Your home is on the market and you’ve ratified a purchase agreement with potential buyers! Congrats! It seems like smooth sailing from here, but the buyers will be conducting their home inspection in a week. Here is what you should expect for this phase of negotiation.
A home inspection is paid for by the buyers for informational purposes, and to verify that there aren’t any defects in the home that would prevent them from making the purchase. The term “defects” can cause some confusion for buyers and sellers alike, but our Central Virginia Purchase Agreement spells it out clearly.
“The term “defects” as used in this paragraph 16 shall mean (i) a condition which impairs the normal stability, safety or use of any improvements (buildings) on the Property, or (ii) damage to any part of the improvements, but shall exclude any cosmetic flaws, antiquated systems or grandfathered components that are in working order but would not comply with current building code if constructed or installed today. If a system or component is near, at or beyond its projected life expectancy but is properly functioning, then such system or component will not be deemed a defect as defined herein.”
The buyer’s licensed home inspector will be able to determine if items are indeed defects or if they are cosmetic flaws and list them accordingly on the inspection report. If the buyer wants defects repaired before they move in, they will prepare a Repairs Addendum asking for repair of the defective items in your home and present that to you with the inspector’s report.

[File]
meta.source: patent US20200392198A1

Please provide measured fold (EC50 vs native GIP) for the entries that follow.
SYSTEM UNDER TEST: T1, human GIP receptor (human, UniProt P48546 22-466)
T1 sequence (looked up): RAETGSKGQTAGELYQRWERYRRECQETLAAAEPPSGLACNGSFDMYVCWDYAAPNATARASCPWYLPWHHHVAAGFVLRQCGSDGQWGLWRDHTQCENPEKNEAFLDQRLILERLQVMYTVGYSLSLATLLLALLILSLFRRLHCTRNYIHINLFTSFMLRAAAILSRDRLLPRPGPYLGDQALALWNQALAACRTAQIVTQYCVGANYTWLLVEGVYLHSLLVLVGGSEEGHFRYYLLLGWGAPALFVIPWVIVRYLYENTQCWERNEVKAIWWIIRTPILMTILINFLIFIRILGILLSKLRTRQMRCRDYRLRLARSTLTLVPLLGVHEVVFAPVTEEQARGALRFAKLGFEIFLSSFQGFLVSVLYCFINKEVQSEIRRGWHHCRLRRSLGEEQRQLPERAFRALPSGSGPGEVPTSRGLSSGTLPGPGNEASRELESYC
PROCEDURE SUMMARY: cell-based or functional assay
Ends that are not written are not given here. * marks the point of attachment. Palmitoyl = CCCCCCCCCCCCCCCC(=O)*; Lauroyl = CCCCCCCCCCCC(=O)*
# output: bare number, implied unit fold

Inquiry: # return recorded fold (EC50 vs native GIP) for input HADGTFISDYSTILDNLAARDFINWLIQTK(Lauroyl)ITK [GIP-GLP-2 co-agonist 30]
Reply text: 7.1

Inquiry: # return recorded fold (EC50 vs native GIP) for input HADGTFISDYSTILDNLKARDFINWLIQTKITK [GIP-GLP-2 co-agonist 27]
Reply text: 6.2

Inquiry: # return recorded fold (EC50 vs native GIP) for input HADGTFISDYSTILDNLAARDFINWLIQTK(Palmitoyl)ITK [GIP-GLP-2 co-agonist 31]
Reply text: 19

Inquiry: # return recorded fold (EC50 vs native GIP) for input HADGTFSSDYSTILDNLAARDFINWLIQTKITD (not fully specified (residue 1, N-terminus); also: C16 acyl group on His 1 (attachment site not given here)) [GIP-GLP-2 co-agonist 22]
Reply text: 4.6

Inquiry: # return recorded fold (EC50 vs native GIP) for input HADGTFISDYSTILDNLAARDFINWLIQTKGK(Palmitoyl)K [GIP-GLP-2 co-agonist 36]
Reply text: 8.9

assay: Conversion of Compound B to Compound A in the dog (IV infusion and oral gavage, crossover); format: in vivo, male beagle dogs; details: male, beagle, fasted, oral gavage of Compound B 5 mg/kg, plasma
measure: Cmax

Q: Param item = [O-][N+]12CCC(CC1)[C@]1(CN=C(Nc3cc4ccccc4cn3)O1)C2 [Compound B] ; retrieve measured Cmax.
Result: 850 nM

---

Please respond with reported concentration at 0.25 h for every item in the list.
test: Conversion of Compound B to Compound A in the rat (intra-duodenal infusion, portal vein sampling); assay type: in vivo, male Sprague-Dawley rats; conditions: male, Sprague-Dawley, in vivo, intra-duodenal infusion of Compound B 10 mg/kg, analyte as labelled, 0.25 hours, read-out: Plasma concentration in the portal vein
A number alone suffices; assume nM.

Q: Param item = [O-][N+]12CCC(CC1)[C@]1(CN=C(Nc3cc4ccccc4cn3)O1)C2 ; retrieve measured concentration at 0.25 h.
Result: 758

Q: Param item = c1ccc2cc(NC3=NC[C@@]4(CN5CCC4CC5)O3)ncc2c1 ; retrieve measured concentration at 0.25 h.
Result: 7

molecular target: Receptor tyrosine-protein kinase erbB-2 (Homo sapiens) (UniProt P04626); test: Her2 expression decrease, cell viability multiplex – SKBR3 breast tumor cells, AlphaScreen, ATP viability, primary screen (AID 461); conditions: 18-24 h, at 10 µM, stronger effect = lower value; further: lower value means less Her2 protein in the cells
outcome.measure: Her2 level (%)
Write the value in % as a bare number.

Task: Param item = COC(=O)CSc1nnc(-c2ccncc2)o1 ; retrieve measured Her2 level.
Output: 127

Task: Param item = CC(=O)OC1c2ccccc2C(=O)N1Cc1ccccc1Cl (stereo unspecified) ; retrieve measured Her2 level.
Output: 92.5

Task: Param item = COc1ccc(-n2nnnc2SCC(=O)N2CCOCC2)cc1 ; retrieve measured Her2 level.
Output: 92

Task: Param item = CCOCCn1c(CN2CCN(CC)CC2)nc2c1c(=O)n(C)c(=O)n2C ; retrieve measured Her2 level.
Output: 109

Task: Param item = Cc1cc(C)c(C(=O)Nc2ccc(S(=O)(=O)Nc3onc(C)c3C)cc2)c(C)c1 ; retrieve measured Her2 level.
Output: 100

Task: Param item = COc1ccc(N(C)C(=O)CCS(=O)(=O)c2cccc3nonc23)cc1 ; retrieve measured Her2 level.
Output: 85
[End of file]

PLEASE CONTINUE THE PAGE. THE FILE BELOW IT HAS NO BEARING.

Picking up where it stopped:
At this point, as the seller, you will review the report and determine what you are willing to repair or replace. By no means do you have to agree to everything the buyer has requested.
A few things to consider when looking at a Repairs Request:
Is this indeed a “defect” as defined in the contract?
Did they meet your asking price?
Did they ask for closing costs?
Have they been flexible in negotiation so far?
Why did you accept their offer?
Can you offer closing cost credits in place of repairs?
Are you concerned that they may terminate the agreement if you don’t meet their terms?
Do you find the requests reasonable?
What would you counter their request with?
Your trusted Real Estate Professional will help you manage this process, as it is time sensitive. Allow her to share her expertise, but remember that ultimately, you will decide how to navigate through repairs by either making some or all of the repairs, or by offering closing cost credits to the buyer.